The prize tomorrow is not to be sniffed at. Both Galway and Cork will have other and better chances to win an All-Ireland in the coming seasons. But you’ve got to live in the moment. And Kilkenny are not the team they were. And Tipperary are not the team they might have been.
For their part Cork, while hammered by Kilkenny in the league final, gave Tipp plenty of it in the Munster semi-final.
The qualifier circuit gave Cork extra matches and allowed them to do some road-testing against Offaly and Wexford. They may not have discovered what their best team is — and judging by the fact that the entire half-forward line was replaced against Waterford, they didn’t. But they at least went some of the way towards learning what their best team isn’t.
No question, they were blessed in Thurles a fortnight ago. Shane Walsh’s injury-enforced departure at a critical stage, Eoin McGrath’s missed catch when a point — a goal was too big an ask in view of his positioning — would have stretched Waterford’s lead to three with eight minutes remaining: as so often with the Déise, the might-have-beens.
If it’s a cliché that each team will have its period of dominance, late surges can be so ludicrously arbitrary.
You can’t time it; it just happens. Or, in this case, a pair of young legs such as those belonging to Darren Sweetnam, he of the assists for late points by Luke O’Farrell and Cathal Naughton, makes it happen.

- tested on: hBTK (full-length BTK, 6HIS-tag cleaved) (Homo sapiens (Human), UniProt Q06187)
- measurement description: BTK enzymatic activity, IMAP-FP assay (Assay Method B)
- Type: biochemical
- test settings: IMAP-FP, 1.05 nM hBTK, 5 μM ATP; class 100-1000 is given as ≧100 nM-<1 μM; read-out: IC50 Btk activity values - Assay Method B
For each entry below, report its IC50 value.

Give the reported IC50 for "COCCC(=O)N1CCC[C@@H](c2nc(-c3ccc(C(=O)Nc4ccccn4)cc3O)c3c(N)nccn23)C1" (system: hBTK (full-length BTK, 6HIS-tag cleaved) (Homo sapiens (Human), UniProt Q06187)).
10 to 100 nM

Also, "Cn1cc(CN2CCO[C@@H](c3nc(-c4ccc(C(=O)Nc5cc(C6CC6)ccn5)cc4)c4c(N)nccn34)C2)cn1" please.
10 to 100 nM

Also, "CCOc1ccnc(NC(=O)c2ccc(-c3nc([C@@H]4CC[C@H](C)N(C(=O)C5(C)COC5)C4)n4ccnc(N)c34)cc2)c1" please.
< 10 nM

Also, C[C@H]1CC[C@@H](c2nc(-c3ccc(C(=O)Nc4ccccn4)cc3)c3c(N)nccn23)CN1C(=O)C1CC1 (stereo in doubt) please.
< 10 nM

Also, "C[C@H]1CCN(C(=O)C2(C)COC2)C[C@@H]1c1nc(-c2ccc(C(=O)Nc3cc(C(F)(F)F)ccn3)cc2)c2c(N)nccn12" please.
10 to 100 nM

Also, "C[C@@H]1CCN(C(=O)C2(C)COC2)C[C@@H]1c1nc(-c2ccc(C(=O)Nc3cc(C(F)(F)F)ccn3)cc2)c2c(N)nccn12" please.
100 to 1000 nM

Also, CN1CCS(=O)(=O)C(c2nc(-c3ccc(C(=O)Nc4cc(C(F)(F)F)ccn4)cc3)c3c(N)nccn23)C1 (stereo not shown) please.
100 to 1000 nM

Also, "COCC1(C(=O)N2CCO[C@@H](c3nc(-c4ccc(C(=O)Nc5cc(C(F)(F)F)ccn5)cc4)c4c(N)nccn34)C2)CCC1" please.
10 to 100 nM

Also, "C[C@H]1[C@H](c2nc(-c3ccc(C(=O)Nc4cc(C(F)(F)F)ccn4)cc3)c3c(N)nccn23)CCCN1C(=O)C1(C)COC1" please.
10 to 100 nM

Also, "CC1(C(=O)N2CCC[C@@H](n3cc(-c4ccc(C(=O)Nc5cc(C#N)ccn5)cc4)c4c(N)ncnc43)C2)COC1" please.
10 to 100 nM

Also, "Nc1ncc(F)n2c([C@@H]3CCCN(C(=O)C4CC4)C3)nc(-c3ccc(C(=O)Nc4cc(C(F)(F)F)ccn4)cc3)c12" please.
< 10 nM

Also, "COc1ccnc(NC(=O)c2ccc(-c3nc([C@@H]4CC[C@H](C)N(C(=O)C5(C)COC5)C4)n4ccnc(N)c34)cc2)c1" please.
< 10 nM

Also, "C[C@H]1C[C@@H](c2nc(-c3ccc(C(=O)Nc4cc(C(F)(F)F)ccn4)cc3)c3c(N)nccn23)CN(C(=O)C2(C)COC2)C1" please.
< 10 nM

Cork folk older than Master Sweetnam will have noted the parallel with 1999 and the late surges from the collective of Leeside young legs that took down Offaly in the All-Ireland semi-final and Kilkenny in the final. And in hurling, as your correspondent keeps banging on, history continually repeats itself.
Cork are balanced and coherent and they’ve youth and speed and, all told, they’re a limited enough team as of yet.
Not that they can be expected to be anything more than that under their new manager.
To put it another way, if you were picking the All Star 15 tomorrow, two of the certainties would be from Waterford — Kevin Moran and John Mullane — and Stephen Molumphy wouldn’t be a mile away either. Can anyone name three Cork players to whom the same observation applies? Yet everyone is doing his bit.
They may well outpoint Galway tomorrow. Preventing goals, however, will be the winning and losing of it, not least given that Joe Canning’s record against Cork is better than his record against any other leading county. You’d fear for Stephen McDonnell, and Seán Óg won’t want Damien Hayes in his precinct either.
All the earlier caveats having been entered in relation to Cunningham’s team, it is no harm to remind any twitchy Galway readers that past under-performance is no guarantee of permanent future failure.
Year on year, teams transform themselves from losers to winners. Clare, Wexford and Waterford were all playing against the raging tide of hurling history when they made their breakthroughs; Galway tomorrow are merely attempting to ford a stream.
They’re not the 4/9 shots the bookies have them pegged at. But on the evidence of the Leinster final they’re entitled to the vote — accompanied, naturally, by an entire salt mine. And, for once, to the benefit of the Doubting Thomas.